- Lightspeed Memory Architecture II
When LMA was initially introduced back in early 2001 in the Geforce3 chipset its aim was to overcome one of the biggest bottlenecks in designing modern 3D accelerators, namely memory bandwidth requirements. Now in its second incarnation LMA II enhances the "Crossbar" architecture to permit faster access of memory segments within video memory thus increasing the speed at which graphics may be rendered. It does this is many ways including avoiding use of bandwidth for pixels that the gamer user will never see also further enhanced by a quad cache implementation. Greater texture compression techniques reduce memory requirements for realistic highly detailed textures putting less strain on bandwidth within the 3D scene, especially a higher resolutions. Both the MX and Ti series include LMA II though the former doesn't consume it as effectively due to being restricted to the use of 2 banks rather than 4 meaning 64bit Vs 128bit data path access to video memory. One could argue this does no harm due to the MX's inability to render graphics fast enough for it to bring any real performance to the screen; after all it's not meant to be used for ultra high resolutions, that is still safely the role of the Ti series.
- AccuView Anti-Aliasing
Back in the year 2000 we saw a new trend for graphics cards to support FSAA (Full Scene Anti-Aliasing). Through time progression has been made to offer this feature through a wide range of resolutions without compromising on performance. Whereas the Geforce3 introduced Quicunx FSSA the Geforce4 takes a new approach in the form of Accuview FSAA. The principle is simple, it is to do what Quicunx did but with better image quality. This technique derives from mixing neighboring pixels both down and up to blend in creating a color with less error thus opening the stage to refining how fine a line actually is on screen. The result is realistic outlines of 3D objects reflecting much more real life than a cheap computer imitation. FSSA in general should delight any users stuck with using a lower end CRT monitor of those lucky enough to own a large TFT LCD panel and wanting to use it in its non native resolution.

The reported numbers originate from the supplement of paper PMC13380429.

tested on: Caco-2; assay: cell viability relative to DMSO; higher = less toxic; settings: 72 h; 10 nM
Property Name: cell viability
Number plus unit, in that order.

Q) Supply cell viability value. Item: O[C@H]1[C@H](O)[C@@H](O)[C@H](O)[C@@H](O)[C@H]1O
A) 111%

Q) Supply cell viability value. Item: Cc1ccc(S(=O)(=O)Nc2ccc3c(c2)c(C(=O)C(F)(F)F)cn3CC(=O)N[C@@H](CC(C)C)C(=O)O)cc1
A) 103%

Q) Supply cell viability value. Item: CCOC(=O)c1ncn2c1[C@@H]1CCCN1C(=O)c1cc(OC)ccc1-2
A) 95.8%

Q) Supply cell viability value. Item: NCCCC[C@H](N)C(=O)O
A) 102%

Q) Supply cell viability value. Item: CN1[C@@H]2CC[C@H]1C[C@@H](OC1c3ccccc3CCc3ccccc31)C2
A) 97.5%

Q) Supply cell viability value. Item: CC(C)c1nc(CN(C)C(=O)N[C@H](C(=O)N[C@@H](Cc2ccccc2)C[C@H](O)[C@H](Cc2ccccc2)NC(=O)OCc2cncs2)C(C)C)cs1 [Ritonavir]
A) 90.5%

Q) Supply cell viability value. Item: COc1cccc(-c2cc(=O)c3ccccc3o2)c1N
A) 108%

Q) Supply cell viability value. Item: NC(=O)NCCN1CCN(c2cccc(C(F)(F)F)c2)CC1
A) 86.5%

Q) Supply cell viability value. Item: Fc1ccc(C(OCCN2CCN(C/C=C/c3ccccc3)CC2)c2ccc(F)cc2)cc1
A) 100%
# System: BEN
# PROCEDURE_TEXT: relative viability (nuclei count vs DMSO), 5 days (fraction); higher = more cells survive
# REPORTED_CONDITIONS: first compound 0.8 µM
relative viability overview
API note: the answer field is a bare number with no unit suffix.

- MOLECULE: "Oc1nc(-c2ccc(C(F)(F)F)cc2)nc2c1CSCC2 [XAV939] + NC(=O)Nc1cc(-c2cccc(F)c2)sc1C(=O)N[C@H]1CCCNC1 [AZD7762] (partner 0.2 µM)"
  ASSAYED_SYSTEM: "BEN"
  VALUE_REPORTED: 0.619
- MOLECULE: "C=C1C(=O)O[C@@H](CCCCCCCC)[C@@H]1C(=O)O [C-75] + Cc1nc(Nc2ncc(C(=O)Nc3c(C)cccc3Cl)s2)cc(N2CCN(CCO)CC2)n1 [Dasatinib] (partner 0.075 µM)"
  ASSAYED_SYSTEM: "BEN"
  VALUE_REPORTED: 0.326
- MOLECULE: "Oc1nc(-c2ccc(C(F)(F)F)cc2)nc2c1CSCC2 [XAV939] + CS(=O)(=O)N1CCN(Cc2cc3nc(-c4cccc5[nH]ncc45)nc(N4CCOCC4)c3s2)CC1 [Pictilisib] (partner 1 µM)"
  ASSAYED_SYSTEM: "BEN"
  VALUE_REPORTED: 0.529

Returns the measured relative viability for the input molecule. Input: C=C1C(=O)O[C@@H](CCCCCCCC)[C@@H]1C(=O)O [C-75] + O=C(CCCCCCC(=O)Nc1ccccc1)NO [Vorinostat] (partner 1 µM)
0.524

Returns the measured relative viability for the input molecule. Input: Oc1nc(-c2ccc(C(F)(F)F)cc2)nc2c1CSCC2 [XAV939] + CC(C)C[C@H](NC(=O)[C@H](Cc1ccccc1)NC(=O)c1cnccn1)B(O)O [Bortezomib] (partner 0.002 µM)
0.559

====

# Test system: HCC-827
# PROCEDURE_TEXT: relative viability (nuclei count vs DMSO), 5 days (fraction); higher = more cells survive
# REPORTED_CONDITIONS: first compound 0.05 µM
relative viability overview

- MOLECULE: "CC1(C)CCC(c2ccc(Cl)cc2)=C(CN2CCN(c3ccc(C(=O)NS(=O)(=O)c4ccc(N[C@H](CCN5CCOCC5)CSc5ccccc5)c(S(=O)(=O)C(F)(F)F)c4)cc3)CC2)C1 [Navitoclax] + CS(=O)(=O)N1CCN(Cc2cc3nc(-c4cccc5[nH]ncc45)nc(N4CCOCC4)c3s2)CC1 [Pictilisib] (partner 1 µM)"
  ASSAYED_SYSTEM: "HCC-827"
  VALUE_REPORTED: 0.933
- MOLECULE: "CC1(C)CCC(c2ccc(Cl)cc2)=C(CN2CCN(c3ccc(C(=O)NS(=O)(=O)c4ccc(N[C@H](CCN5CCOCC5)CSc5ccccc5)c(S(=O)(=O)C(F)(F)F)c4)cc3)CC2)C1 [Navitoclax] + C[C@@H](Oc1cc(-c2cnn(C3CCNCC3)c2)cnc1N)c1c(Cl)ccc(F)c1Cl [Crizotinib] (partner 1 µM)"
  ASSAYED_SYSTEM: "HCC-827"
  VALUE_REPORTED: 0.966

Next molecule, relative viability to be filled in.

Should anyone afford two nice big monitors to then stand in front of you while banging away at the keyboard or rolling the mouse then nView should interest you. When TwinView came out first in the Geforce2 MX the role was to enable multiple monitors to display one Windows desktop. nView improves upon this by use of dual 350MHz RAMDAC's and some neat features ATI's Hydravision offering doesn't currently offer. A luxurious one might call feature is to setup a double right click to open up a web link from your browser, great for reading all those tweak3d.net or indeed other forum messages! Something like this is hard to resist and once used it's difficult to go back, it has to be seen to be truly appreciated. If Windows 2000 transparent effects in early 2000 made you smile then so will nView with its transparent windows dragging effects option, the results are appealing to anyone wanting that cool factor. Once optimizations in the drivers are fixed it should deliver on its promises for a window of any size. nView is a pleasure to use but may not spark a flame amongst all users, after all buying one "good" monitor can be expensive enough. We evaluated nView on a Samsung 1200NF and Samsung 151D LCD display using cloning, and horizontal/vertical spanning. All worked flawlessly however given the native LCD panels XGA resolution, we had to limit the Windows desktop size for proper use on both monitors. Such an encounter would not exist had we used the Samsung 900NF and 1200NF monitors, but at time of testing this combination was impossible to compile due to the lack of a DVI to HD-15 converter in our labs.